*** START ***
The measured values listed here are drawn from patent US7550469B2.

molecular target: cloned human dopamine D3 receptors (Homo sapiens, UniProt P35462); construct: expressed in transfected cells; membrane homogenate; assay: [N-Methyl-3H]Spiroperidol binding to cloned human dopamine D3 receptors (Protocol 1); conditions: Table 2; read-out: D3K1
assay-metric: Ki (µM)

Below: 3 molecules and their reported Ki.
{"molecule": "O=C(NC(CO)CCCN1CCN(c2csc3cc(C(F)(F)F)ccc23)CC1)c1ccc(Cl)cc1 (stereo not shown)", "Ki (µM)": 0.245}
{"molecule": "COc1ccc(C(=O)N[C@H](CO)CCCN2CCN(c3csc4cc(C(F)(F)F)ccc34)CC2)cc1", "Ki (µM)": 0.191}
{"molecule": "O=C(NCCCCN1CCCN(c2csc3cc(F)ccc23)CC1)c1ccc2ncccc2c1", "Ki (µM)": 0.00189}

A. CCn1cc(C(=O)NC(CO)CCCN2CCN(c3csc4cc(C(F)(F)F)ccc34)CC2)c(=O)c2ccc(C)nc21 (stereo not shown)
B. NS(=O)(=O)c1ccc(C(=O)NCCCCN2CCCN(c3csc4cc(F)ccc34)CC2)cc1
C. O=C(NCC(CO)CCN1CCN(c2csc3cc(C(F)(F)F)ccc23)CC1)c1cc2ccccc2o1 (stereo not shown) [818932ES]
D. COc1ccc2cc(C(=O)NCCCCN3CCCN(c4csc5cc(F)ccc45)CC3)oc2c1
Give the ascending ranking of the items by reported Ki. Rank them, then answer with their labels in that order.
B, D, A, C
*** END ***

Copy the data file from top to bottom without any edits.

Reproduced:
The measured values listed here are drawn from patent US7550469B2.

molecular target: cloned human dopamine D3 receptors (Homo sapiens, UniProt P35462); construct: expressed in transfected cells; membrane homogenate; assay: [N-Methyl-3H]Spiroperidol binding to cloned human dopamine D3 receptors (Protocol 1); conditions: Table 2; read-out: D3K1
assay-metric: Ki (µM)

Below: 3 molecules and their reported Ki.
{"molecule": "O=C(NC(CO)CCCN1CCN(c2csc3cc(C(F)(F)F)ccc23)CC1)c1ccc(Cl)cc1 (stereo not shown)", "Ki (µM)": 0.245}
{"molecule": "COc1ccc(C(=O)N[C@H](CO)CCCN2CCN(c3csc4cc(C(F)(F)F)ccc34)CC2)cc1", "Ki (µM)": 0.191}
{"molecule": "O=C(NCCCCN1CCCN(c2csc3cc(F)ccc23)CC1)c1ccc2ncccc2c1", "Ki (µM)": 0.00189}

A. CCn1cc(C(=O)NC(CO)CCCN2CCN(c3csc4cc(C(F)(F)F)ccc34)CC2)c(=O)c2ccc(C)nc21 (stereo not shown)
B. NS(=O)(=O)c1ccc(C(=O)NCCCCN2CCCN(c3csc4cc(F)ccc34)CC2)cc1
C. O=C(NCC(CO)CCN1CCN(c2csc3cc(C(F)(F)F)ccc23)CC1)c1cc2ccccc2o1 (stereo not shown) [818932ES]
D. COc1ccc2cc(C(=O)NCCCCN3CCCN(c4csc5cc(F)ccc45)CC3)oc2c1
Give the ascending ranking of the items by reported Ki. Rank them, then answer with their labels in that order.
B, D, A, C